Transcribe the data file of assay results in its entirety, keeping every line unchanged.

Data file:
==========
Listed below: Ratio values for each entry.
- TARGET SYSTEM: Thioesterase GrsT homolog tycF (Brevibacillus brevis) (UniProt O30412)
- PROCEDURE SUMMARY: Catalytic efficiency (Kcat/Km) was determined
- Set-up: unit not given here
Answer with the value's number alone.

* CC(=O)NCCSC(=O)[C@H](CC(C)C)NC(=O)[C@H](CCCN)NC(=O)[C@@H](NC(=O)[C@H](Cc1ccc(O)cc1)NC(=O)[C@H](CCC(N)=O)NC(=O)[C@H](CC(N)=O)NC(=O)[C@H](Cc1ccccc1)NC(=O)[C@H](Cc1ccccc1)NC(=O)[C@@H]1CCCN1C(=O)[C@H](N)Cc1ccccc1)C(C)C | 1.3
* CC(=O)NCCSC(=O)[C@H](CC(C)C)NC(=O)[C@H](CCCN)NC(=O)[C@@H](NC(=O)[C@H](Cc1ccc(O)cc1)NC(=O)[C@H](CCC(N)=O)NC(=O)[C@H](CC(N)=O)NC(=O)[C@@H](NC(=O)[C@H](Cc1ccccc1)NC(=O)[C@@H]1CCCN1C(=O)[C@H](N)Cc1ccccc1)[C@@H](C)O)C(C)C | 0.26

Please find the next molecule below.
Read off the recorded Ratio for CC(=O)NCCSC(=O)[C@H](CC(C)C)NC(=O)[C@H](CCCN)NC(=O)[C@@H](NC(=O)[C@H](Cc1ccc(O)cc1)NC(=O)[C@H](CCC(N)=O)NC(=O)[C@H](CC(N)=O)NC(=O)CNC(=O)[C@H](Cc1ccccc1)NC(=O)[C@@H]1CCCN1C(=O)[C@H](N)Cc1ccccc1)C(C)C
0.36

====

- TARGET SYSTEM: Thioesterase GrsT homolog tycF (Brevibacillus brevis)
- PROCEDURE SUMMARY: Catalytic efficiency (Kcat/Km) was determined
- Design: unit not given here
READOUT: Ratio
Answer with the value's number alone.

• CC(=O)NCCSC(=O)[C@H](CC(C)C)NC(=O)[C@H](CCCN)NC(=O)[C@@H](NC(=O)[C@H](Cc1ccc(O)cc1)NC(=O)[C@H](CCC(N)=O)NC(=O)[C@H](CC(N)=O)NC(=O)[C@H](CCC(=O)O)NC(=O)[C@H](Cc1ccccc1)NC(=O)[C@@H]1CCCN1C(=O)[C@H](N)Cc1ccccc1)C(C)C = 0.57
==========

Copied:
Listed below: Ratio values for each entry.
- TARGET SYSTEM: Thioesterase GrsT homolog tycF (Brevibacillus brevis) (UniProt O30412)
- PROCEDURE SUMMARY: Catalytic efficiency (Kcat/Km) was determined
- Set-up: unit not given here
Answer with the value's number alone.

* CC(=O)NCCSC(=O)[C@H](CC(C)C)NC(=O)[C@H](CCCN)NC(=O)[C@@H](NC(=O)[C@H](Cc1ccc(O)cc1)NC(=O)[C@H](CCC(N)=O)NC(=O)[C@H](CC(N)=O)NC(=O)[C@H](Cc1ccccc1)NC(=O)[C@H](Cc1ccccc1)NC(=O)[C@@H]1CCCN1C(=O)[C@H](N)Cc1ccccc1)C(C)C | 1.3
* CC(=O)NCCSC(=O)[C@H](CC(C)C)NC(=O)[C@H](CCCN)NC(=O)[C@@H](NC(=O)[C@H](Cc1ccc(O)cc1)NC(=O)[C@H](CCC(N)=O)NC(=O)[C@H](CC(N)=O)NC(=O)[C@@H](NC(=O)[C@H](Cc1ccccc1)NC(=O)[C@@H]1CCCN1C(=O)[C@H](N)Cc1ccccc1)[C@@H](C)O)C(C)C | 0.26

Please find the next molecule below.
Read off the recorded Ratio for CC(=O)NCCSC(=O)[C@H](CC(C)C)NC(=O)[C@H](CCCN)NC(=O)[C@@H](NC(=O)[C@H](Cc1ccc(O)cc1)NC(=O)[C@H](CCC(N)=O)NC(=O)[C@H](CC(N)=O)NC(=O)CNC(=O)[C@H](Cc1ccccc1)NC(=O)[C@@H]1CCCN1C(=O)[C@H](N)Cc1ccccc1)C(C)C
0.36

====

- TARGET SYSTEM: Thioesterase GrsT homolog tycF (Brevibacillus brevis)
- PROCEDURE SUMMARY: Catalytic efficiency (Kcat/Km) was determined
- Design: unit not given here
READOUT: Ratio
Answer with the value's number alone.

• CC(=O)NCCSC(=O)[C@H](CC(C)C)NC(=O)[C@H](CCCN)NC(=O)[C@@H](NC(=O)[C@H](Cc1ccc(O)cc1)NC(=O)[C@H](CCC(N)=O)NC(=O)[C@H](CC(N)=O)NC(=O)[C@H](CCC(=O)O)NC(=O)[C@H](Cc1ccccc1)NC(=O)[C@@H]1CCCN1C(=O)[C@H](N)Cc1ccccc1)C(C)C = 0.57